More so, an ease-of-doing business desk has been set up and an in-charge Officer appointed, with a mandate to ensure the reduction of the turnaround time (TAT) for undertaking lawful and legitimate Government businesses in Imo is reduced.
The vast majority of Nigerian citizens and residents who partook in the NBS Survey identified unemployment as one of the cardinal problems of the state. Although we prefer to defer any discussion of the problem of unemployment to another day, it is pertinent to quickly acknowledge and applaud government’s efforts to date, towards tackling the albatross of unemployment. Principal among these critical interventions is the recent refurbishment and retrofitting of the four moribund technical colleges in Imo state, with a view to promoting technical education in the state, with the knowledge that equipping young people with relevant skills to be productive is a major coup.
As if the aforementioned are not enough, Imo State public pensioners, once abandoned for over six years, and derided across the country are today being rehabilitated and restored by a responsible and sensitive government on behalf of a grateful populace, and paid what is due them, following a successful verification exercise. From this alone, the state government has saved at least N400 million monthly being monies that otherwise would have been lost to ghost pensioners. What more? An aggressive programme of road rehabilitation has been unfurled across the state, especially in the Owerri capital city.
For an administration that inherited a vast array of public infrastructure in various degrees of collapse and decay; as well as crestfallen, despondent citizenry whose confidence in the institutions of government had sunk to an all-time low; to engender this sphinx-like rise to the apogee of public service honour as the country’s least corrupt state is certainly a study in socio-economic re-engineering. Without a shadow of doubt, many drums of midnight oil; not to mention, many hours per day of tedious work, have gone into achieving the unprecedented milestone. It is a feat worth celebrating by the straight and crooked alike!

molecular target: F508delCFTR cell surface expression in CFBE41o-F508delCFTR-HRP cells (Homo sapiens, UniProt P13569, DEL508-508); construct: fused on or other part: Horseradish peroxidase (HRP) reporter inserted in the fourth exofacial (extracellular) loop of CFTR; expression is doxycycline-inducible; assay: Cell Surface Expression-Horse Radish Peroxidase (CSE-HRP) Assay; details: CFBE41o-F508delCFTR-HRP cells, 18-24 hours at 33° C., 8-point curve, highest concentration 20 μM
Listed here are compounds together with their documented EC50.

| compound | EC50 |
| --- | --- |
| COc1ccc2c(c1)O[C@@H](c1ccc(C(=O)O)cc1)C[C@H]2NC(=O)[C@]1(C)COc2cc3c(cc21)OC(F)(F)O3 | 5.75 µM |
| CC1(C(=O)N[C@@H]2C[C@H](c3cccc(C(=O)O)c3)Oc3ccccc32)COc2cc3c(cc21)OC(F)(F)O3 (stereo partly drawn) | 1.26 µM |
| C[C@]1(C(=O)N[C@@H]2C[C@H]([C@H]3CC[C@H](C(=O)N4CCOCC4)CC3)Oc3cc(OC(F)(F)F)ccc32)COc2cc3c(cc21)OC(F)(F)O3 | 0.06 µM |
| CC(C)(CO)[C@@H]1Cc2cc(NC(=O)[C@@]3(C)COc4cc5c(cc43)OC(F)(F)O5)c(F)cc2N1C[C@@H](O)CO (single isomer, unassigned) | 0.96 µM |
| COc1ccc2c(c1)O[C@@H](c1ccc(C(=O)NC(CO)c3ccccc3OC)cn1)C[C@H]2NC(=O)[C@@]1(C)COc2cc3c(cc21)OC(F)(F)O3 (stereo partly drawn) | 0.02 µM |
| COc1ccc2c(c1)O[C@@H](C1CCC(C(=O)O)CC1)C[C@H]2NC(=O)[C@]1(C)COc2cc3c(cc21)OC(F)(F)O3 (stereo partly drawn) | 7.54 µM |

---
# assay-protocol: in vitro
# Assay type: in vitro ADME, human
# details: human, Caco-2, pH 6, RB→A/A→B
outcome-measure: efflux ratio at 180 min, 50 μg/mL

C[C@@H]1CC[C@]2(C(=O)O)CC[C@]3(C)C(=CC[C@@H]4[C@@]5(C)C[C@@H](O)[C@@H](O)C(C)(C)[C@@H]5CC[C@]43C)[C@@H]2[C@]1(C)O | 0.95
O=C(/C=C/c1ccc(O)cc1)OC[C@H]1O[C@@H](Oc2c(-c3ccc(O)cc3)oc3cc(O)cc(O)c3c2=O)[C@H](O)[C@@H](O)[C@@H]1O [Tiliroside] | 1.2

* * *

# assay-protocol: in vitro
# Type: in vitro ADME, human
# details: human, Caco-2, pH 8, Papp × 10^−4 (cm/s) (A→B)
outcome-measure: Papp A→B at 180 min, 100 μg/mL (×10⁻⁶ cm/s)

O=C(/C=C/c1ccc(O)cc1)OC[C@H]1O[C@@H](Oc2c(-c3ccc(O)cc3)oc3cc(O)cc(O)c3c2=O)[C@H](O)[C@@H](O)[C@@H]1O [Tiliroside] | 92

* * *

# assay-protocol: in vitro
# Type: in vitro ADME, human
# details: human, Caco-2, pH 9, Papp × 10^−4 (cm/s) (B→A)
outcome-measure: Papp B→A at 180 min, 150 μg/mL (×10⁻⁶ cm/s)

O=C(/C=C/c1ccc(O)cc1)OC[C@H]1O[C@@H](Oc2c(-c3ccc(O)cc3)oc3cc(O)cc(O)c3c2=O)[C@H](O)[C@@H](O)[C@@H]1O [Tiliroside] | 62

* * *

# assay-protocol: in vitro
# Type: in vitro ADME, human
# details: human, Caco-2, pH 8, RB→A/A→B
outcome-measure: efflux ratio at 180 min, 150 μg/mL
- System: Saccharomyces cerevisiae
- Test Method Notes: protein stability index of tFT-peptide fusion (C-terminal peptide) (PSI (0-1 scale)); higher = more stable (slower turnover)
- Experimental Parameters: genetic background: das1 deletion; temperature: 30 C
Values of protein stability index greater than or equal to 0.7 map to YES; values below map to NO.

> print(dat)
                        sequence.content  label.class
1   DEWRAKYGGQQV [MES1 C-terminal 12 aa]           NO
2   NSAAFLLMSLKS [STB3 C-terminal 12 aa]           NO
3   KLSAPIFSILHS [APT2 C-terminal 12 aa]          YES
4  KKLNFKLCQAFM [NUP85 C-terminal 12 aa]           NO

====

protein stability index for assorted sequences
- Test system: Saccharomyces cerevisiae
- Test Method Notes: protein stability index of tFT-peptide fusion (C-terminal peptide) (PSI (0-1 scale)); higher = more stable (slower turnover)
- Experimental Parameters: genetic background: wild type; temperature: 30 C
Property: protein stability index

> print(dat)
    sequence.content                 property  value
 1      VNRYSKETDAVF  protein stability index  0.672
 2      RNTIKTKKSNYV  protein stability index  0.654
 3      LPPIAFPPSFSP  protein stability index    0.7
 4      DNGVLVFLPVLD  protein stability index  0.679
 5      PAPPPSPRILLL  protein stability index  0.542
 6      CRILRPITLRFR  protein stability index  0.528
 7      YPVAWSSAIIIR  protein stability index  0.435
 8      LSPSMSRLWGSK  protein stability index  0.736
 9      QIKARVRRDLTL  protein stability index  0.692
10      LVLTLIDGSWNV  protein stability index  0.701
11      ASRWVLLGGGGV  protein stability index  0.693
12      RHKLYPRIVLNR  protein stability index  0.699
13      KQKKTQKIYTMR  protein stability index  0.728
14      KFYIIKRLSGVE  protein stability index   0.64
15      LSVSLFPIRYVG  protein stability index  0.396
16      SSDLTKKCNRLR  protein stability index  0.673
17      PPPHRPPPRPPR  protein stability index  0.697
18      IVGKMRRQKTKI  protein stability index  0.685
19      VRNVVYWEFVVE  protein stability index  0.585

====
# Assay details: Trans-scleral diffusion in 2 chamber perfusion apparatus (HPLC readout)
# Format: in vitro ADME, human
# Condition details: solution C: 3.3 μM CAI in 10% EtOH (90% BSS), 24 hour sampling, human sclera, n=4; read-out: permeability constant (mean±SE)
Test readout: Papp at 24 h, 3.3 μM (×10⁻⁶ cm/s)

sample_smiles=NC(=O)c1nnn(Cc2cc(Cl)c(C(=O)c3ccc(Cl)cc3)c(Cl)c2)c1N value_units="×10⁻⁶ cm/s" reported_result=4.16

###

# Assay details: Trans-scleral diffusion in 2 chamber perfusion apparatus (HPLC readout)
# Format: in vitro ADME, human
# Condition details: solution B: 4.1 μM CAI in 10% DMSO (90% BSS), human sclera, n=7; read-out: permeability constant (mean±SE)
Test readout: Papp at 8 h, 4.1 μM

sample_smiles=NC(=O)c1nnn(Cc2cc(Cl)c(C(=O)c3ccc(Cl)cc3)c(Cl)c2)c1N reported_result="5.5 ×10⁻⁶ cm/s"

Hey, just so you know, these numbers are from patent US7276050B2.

Be that as it may, it may not yet be uhuru; ascending to the top is not always as challenging as remaining at the top. Deliberate steps must be taken to not only consolidate the gains made so far, but to ensure that no system or programme, or a combination of same, is permitted to reverse the progress so far made. Imo State must take steps to sustain this feat, as a panacea for progress in the future.
First of all, for transparency, accountability and other good governance features to endure, systems and processes must be put in place to ensure that they are enthroned in every aspect and sector of public service.
The initiative of Citizens Dialogue and other stakeholders’ engagement activities should be intensified and made more regular. Citizens of the state have the right to know what those in authority are doing and how public funds are spent. Regular citizens’ interface is therefore necessary.
In addition, there is an urgent need to set up a Committee for Transparency in Governance, whose primary mandate would be to ensure effective and holistic coordination of the transparency and other good governance initiatives of the present administration. The set-up of a Center for Transparency and Good Governance in Imo State, complete with its enabling legal framework, will certainly be a helpful and welcome idea to serve as a tombstone denoting the irreversible commitment of the Ihedioha/Irona administration to accountability, probity and transparency in public service.
This proposed committee may serve as the clearing house for initiatives aimed at entrenching/mainstreaming transparency in public service in Imo State. The team will set an agenda for issues around transparency and accountability in governance, while identifying other good governance initiatives that will enhance the fortunes of the state.
The foregoing notwithstanding, does Imo State under the present administration deserve to be named the least corrupt state in Nigeria?
Certainly, yes! Governor Emeka Ihedioha’s administration is on the right track towards mainstreaming transparency and accountability in public service in Imo State. His body language, activities, comments, initiatives and actions have never suggested otherwise.
The tempo must therefore be sustained; else public officers and servants will return to their old ways. All government structures, systems and processes must be strengthened if Imo State must be corruption free.
Let the music play on!!
Dr Walter Duru, a Communication expert, is a member of the National Steering Committee of OGP, Nigeria, where he co-chairs the Access to Information Working Group. He also chairs the Board of the Freedom of Information Coalition, Nigeria.